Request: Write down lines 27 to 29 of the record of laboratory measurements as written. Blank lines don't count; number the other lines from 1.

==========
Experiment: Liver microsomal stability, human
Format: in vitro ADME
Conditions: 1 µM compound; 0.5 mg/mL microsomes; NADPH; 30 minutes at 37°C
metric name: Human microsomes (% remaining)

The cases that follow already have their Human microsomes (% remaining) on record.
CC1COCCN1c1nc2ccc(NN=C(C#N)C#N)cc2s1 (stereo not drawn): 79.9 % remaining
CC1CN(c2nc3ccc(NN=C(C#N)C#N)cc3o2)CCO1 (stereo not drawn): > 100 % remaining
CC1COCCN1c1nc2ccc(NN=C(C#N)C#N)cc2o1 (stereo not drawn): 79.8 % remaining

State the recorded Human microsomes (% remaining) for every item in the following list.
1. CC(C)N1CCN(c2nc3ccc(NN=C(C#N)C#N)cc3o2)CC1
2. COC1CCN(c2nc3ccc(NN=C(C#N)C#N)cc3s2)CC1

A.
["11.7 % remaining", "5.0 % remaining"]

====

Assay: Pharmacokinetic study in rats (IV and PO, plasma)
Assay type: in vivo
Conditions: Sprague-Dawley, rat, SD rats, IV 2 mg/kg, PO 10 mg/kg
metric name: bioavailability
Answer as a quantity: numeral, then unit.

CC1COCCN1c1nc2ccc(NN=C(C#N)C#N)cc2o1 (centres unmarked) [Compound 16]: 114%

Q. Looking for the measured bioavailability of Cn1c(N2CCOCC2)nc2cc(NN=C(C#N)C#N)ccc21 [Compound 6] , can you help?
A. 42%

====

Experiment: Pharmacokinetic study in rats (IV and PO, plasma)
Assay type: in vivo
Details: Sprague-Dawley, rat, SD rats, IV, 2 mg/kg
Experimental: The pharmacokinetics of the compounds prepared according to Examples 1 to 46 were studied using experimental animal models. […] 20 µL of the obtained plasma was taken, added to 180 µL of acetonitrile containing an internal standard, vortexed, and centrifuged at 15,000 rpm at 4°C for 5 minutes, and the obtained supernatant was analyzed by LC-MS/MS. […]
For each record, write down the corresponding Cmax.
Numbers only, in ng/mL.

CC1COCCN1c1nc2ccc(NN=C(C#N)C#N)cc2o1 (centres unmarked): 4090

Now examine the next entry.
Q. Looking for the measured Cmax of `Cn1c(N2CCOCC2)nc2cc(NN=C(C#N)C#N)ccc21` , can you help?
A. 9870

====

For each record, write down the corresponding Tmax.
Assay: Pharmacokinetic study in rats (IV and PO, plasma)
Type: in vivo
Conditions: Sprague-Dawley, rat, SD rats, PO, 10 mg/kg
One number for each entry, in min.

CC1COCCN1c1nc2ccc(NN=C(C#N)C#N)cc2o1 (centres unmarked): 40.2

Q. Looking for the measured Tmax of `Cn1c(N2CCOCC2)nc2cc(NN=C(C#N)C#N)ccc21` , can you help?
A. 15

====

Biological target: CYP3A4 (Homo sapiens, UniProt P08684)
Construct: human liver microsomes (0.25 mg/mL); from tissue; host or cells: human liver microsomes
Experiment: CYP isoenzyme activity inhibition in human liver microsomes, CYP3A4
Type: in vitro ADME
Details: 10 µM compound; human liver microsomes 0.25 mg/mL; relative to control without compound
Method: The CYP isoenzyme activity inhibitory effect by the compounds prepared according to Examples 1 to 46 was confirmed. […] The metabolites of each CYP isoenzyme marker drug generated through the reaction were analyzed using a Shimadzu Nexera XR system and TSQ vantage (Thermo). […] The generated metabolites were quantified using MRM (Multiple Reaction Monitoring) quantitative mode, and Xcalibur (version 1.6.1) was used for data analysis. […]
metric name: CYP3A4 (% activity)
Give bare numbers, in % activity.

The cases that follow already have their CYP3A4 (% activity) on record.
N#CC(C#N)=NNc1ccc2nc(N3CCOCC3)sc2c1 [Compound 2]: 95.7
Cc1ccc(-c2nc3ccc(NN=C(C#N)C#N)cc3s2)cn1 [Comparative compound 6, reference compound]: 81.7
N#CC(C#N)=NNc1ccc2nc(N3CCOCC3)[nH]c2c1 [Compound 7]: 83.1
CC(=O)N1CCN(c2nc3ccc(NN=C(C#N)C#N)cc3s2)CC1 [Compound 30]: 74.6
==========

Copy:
Experimental: The pharmacokinetics of the compounds prepared according to Examples 1 to 46 were studied using experimental animal models. […] 20 µL of the obtained plasma was taken, added to 180 µL of acetonitrile containing an internal standard, vortexed, and centrifuged at 15,000 rpm at 4°C for 5 minutes, and the obtained supernatant was analyzed by LC-MS/MS. […]
For each record, write down the corresponding Cmax.
Numbers only, in ng/mL.